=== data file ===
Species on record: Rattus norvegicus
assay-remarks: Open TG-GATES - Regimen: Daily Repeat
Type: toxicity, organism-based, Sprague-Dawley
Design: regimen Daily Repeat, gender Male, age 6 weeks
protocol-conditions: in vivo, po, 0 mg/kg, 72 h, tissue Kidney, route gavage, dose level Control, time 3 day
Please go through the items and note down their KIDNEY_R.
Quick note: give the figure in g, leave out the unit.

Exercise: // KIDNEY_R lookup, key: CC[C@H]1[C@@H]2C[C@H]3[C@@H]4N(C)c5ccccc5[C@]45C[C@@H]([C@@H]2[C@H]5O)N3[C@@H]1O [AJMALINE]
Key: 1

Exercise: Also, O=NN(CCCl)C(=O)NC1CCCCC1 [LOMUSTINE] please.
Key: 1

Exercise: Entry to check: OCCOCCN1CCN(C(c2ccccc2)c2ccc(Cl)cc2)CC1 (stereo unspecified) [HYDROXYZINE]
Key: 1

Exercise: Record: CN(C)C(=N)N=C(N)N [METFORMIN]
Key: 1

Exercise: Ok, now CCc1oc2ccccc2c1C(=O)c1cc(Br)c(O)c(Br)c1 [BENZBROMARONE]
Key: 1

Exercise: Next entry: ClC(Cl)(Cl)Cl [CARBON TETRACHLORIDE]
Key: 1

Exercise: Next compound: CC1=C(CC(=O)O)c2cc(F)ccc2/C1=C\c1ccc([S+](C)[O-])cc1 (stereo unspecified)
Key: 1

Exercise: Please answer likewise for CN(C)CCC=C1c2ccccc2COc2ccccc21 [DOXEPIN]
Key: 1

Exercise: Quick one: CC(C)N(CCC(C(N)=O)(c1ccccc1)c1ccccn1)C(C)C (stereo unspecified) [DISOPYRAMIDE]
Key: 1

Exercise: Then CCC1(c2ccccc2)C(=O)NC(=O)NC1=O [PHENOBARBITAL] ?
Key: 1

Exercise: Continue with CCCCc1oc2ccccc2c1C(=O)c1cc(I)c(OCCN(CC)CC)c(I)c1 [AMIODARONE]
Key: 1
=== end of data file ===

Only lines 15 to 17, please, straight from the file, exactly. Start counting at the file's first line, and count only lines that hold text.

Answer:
Key: 1

Exercise: Ok, now CCc1oc2ccccc2c1C(=O)c1cc(Br)c(O)c(Br)c1 [BENZBROMARONE]
Key: 1